(maybe the odd emulation of Kobe Bryant in China from the Olympic games, or the ‘appearance-based’ culture swapping out the great voiced little girl with the actress for a lip-synch because the real one wasn’t ‘cute enough?’ ugh.

    Seems like this USA-driven appearance slop is hitting emerging countries full force. Nothing to be proud of…We Americans should be ashamed of what we’re exporting with the Dove/Axe polarity.

  9. thanks !! very helpful post. This is probably one of the best mentions of this topic Ive seen in quite a while. Its obvious that your knowledge of the subject is deep and this made for a very interesting read. more please more please more please.

  10. For the record, I’m adding this new video/outreach by Sandra Rupp who gives huge kudos to Paul P. Pres. of Unilever for his sustainability living plan and contributions to Davos, MDG participation, etc.

    I’m not so generous on this, as toxic gender messaging and sexualization of women is part and parcel of a much bigger platform that has eroded young girls’ self-esteem for quite some time now, accelerating heavily in the last five years since we originally posted this.

    Sandra makes salient outreach to Unilever here in a kind, calm, courteous manner: http://youtu.be/gJLMej1kT-o whereas my words are not printable. My disdain for the Axe/Lynx ads that have seeped into the souls of young teens globally, repeatedly, leaves me gobsmacked that Unilever can continue to be heralded on a leadership pedestal pontificating while trashing psyches of girls and women under the guise of ‘satire’…Nope, I will not be flying the Unilever flag forward any time soon, nor will I buy their products.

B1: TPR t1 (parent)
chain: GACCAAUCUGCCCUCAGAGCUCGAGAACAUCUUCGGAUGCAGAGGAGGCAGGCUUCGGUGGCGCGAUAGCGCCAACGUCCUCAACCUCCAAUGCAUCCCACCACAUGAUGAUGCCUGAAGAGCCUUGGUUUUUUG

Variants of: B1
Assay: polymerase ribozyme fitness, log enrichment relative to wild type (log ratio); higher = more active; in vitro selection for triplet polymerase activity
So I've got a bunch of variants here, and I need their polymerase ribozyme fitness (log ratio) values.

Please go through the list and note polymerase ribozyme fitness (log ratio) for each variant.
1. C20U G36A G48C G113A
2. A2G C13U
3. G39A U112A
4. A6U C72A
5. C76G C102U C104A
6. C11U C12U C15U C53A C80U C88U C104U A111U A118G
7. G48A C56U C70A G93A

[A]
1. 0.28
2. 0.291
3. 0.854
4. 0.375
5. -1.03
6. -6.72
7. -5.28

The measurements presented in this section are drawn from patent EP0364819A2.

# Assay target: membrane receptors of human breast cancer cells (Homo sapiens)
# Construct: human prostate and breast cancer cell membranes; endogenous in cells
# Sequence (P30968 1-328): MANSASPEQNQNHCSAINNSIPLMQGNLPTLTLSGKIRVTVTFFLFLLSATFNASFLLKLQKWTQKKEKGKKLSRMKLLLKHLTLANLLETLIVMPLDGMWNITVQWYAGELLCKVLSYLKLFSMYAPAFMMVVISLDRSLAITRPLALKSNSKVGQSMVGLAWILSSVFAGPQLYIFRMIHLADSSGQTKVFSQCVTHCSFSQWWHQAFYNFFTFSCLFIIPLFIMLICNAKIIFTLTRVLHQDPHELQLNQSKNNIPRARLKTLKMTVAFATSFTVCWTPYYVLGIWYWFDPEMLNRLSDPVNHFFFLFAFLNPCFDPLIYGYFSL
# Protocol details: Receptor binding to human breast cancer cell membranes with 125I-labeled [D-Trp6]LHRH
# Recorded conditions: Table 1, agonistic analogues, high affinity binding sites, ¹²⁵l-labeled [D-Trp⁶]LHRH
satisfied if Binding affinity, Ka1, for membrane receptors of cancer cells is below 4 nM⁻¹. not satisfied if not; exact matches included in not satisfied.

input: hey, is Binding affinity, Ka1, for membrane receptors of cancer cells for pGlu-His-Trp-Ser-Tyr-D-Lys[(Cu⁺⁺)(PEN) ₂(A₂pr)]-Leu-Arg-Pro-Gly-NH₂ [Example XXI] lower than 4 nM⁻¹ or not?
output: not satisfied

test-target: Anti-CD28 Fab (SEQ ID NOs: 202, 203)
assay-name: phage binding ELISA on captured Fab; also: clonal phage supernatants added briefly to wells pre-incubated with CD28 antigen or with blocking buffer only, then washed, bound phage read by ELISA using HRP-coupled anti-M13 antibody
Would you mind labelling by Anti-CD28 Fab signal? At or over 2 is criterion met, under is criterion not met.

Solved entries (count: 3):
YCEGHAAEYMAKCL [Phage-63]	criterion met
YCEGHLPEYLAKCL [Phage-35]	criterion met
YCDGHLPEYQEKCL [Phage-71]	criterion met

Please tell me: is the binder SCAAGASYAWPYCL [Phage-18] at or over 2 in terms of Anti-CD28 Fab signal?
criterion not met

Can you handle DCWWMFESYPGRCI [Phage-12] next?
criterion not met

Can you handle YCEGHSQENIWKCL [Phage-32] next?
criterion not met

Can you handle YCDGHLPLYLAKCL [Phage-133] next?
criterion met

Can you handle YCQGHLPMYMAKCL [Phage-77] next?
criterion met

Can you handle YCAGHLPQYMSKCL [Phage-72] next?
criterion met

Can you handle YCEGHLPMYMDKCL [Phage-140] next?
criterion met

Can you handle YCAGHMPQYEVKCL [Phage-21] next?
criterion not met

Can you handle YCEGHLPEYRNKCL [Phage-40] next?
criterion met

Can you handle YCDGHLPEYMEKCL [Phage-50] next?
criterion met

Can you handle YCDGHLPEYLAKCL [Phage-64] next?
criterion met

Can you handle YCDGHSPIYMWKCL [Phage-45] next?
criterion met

I DO love the Onslaught campaign for its impact…as I’ve written with ‘Dove Love’ here>> http://www.shapingyouth.org/dove%E2%80%99s-onslaught-media-messages-pummel-girls%E2%80%99-self-esteem/ but sadly, Unilever’s Axe/Lynx portrayal turns the effort into a ‘zero sum game’ negating the progress twofold. :(
    Amy Jussel, Shaping Youth recently posted..Little Bits & Roominate- Innovate to Educate with STEMMy Profile

Speak Your Mind

*

CommentLuv badge